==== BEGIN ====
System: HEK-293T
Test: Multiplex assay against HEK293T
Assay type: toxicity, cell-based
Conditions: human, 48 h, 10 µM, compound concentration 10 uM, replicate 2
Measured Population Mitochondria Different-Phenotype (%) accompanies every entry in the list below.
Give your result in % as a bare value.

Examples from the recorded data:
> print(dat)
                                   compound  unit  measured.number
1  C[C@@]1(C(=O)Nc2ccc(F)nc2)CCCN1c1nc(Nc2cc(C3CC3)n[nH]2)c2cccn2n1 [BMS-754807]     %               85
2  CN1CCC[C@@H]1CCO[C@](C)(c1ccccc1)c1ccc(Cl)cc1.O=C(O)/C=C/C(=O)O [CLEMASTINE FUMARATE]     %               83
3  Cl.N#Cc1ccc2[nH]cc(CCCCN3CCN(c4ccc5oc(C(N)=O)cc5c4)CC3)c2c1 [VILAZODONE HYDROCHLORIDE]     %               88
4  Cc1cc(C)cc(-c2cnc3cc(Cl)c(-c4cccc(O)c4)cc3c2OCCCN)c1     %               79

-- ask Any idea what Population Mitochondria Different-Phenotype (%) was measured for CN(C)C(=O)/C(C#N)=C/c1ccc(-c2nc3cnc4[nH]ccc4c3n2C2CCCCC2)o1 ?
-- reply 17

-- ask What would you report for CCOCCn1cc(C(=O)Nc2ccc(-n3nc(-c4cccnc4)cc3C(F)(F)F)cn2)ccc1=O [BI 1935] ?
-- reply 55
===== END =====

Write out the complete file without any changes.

System: HEK-293T
Test: Multiplex assay against HEK293T
Assay type: toxicity, cell-based
Conditions: human, 48 h, 10 µM, compound concentration 10 uM, replicate 2
Measured Population Mitochondria Different-Phenotype (%) accompanies every entry in the list below.
Give your result in % as a bare value.

Examples from the recorded data:
> print(dat)
                                   compound  unit  measured.number
1  C[C@@]1(C(=O)Nc2ccc(F)nc2)CCCN1c1nc(Nc2cc(C3CC3)n[nH]2)c2cccn2n1 [BMS-754807]     %               85
2  CN1CCC[C@@H]1CCO[C@](C)(c1ccccc1)c1ccc(Cl)cc1.O=C(O)/C=C/C(=O)O [CLEMASTINE FUMARATE]     %               83
3  Cl.N#Cc1ccc2[nH]cc(CCCCN3CCN(c4ccc5oc(C(N)=O)cc5c4)CC3)c2c1 [VILAZODONE HYDROCHLORIDE]     %               88
4  Cc1cc(C)cc(-c2cnc3cc(Cl)c(-c4cccc(O)c4)cc3c2OCCCN)c1     %               79

-- ask Any idea what Population Mitochondria Different-Phenotype (%) was measured for CN(C)C(=O)/C(C#N)=C/c1ccc(-c2nc3cnc4[nH]ccc4c3n2C2CCCCC2)o1 ?
-- reply 17

-- ask What would you report for CCOCCn1cc(C(=O)Nc2ccc(-n3nc(-c4cccnc4)cc3C(F)(F)F)cn2)ccc1=O [BI 1935] ?
-- reply 55